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Copper’s Benefits Supported by Scientific Research – Part I

By Joe Gorsuch, Copper Development Association (CDA) Manager, Health Environment and Sustainable Development

Editor’s Note:   The Copper Development Association consistently studies and evaluates copper’s many uses for the benefit of all humanity and the environment around us.  The CDA makes significant contributions to many different fields of study that deeply impact and improve human life, from health and medicine to transportation, from energy to emissions, and from groundwater to space exploration.  The list is lengthy and all-encompassing because copper is part of our daily lives.  

CDA sponsored copper studies are based on scientific discoveries and data advanced by experts after several years of research.  The following blog highlights a few recent studies, initiated by the CDA, that have helped to positively impact the quality of our water, our environment and thus our lives.

Water Quality Standards & Copper 

An article found in an environmental engineering website describes a water quality case study that took place in a small town in Iowa.  Without getting into all the specifics of the

Fox Engineering case study, I noticed the article mentions the recommended use of “an Environmental Protection Agency-endorsed method for protecting aquatic life called the Biotic Ligand Model (or BLM).”  The BLM is a water chemistry model developed by the Copper Development Association (CDA) and the International Copper Association (ICA).  It is now used by scientists, environmental engineers, and water quality regulators throughout the USA and elsewhere in the world.  The BLM allows scientists, engineers, and water quality regulators to evaluate how dissolved copper behaves in the aquatic environment (depending on a number of measured quality parameters).  It was developed in the early 2000’s through collaboration with international scientific experts and government regulators and has been shared through the CDA and its scientific research teams with water quality regulators in all 50 states, the American territories and with several tribes.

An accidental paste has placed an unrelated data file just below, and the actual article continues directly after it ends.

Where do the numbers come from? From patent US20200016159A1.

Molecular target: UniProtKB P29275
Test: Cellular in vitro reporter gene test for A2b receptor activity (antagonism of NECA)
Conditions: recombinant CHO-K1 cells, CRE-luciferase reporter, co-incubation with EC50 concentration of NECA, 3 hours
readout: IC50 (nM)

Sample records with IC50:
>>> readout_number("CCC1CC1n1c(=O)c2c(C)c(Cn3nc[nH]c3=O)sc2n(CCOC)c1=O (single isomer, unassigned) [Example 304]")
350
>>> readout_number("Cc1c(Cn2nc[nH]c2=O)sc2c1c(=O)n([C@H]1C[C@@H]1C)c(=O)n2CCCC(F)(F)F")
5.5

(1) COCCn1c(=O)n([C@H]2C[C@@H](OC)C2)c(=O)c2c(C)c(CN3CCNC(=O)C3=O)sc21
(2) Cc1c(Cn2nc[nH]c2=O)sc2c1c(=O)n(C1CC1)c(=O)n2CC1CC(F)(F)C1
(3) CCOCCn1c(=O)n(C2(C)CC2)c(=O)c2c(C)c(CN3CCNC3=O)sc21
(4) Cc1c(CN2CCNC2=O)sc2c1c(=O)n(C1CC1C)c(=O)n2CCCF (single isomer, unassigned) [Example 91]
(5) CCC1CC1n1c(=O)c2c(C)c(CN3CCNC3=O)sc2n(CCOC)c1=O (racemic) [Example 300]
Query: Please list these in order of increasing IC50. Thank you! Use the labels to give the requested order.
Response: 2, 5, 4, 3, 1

The BLM helps water quality experts to better evaluate, explain and predict effects of water chemistry and biological availability of metals in natural aquatic systems thus providing more accurate measure of the effects of metals on aquatic life.  The toxicity of copper to aquatic organisms is a function of water chemistry.  Thus the state and local water quality regulators are using the best science available to set regulations.  The benefit of using the BLM has been recognized by the U.S. Environmental Protection Agency for more than a decade.  It is an improvement from the outdated hardness-normalized criteria that were used previously because real-world water chemistry is being used.  Learn more about the history, development and use of the BLM.  Also, read about “Adopting BLM-based Copper Water Quality Criteria:  Nationwide Efforts & Successes.”

Copper Roof Runoff Studies  

As described in previous Coppertalk blogs, research continues with Towson University and copper roof runoff testing – (and a recent blog about the Towson study is found here.)  In 2012, the CDA and ICA began work with Towson University research scientists collecting data for a study that examines the amount of copper in runoff from copper roofs as well as ways to reduce copper in this same runoff.  The CDA is committed to protecting the environment with careful and consistent testing, while sharing results with key groups and individuals in the regulatory, municipal, roofing industry, and scientific communities.  The Towson results have been shared with researchers and institutions throughout North America. These studies served to highlight the need to consider biological availability of copper in runoff and reinforced the utility of bioavailability models like the BLM.   More information about copper’s interaction in the natural environment can be found here.

Research work continues with aquatic and environmental scientific experts who are countering the perception that copper poses a major threat to fish by impairing olfactory responses (“olfactory” = fish sense of smell).  Publications by scientific experts and the CDA have focused primarily on two areas of importance:  1) Water chemistry matters in determining the toxicity of copper and its impairment of olfaction in fish and 2) the discovery that olfaction is not impaired in salmonid fishes (e.g., salmon and trout) when the U.S. Environmental Protection Agency’s BLM-based water quality criteria are not exceeded.  This advocacy effort is bearing fruit as regulators become more aware of the results from CDA funded scientific research.

For further information about any or all of these studies, please contact me joseph.gorsuch@copperalliance.us.

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